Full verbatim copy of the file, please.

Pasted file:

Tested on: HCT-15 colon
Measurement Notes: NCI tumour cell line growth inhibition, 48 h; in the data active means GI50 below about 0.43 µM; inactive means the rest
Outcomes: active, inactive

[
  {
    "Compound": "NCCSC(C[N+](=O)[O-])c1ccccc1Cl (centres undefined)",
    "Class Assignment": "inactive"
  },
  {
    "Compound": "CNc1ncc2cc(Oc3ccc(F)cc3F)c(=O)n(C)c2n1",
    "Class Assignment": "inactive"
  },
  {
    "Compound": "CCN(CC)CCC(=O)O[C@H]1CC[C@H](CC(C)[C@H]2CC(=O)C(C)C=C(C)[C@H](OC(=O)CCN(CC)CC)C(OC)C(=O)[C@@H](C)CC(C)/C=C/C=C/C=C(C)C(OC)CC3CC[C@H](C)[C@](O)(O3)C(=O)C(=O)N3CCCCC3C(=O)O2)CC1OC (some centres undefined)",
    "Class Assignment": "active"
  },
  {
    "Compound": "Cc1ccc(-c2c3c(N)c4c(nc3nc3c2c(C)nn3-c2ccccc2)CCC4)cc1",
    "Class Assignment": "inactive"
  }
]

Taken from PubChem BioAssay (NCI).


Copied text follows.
Tested on: HCT-15 colon
Measurement Notes: NCI tumour cell line growth inhibition, 48 h; in the data active means GI50 below about 0.43 µM; inactive means the rest
Outcomes: active, inactive

[
  {
    "Compound": "NCCSC(C[N+](=O)[O-])c1ccccc1Cl (centres undefined)",
    "Class Assignment": "inactive"
  },
  {
    "Compound": "CNc1ncc2cc(Oc3ccc(F)cc3F)c(=O)n(C)c2n1",
    "Class Assignment": "inactive"
  },
  {
    "Compound": "CCN(CC)CCC(=O)O[C@H]1CC[C@H](CC(C)[C@H]2CC(=O)C(C)C=C(C)[C@H](OC(=O)CCN(CC)CC)C(OC)C(=O)[C@@H](C)CC(C)/C=C/C=C/C=C(C)C(OC)CC3CC[C@H](C)[C@](O)(O3)C(=O)C(=O)N3CCCCC3C(=O)O2)CC1OC (some centres undefined)",
    "Class Assignment": "active"
  },
  {
    "Compound": "Cc1ccc(-c2c3c(N)c4c(nc3nc3c2c(C)nn3-c2ccccc2)CCC4)cc1",
    "Class Assignment": "inactive"
  }
]

Taken from PubChem BioAssay (NCI).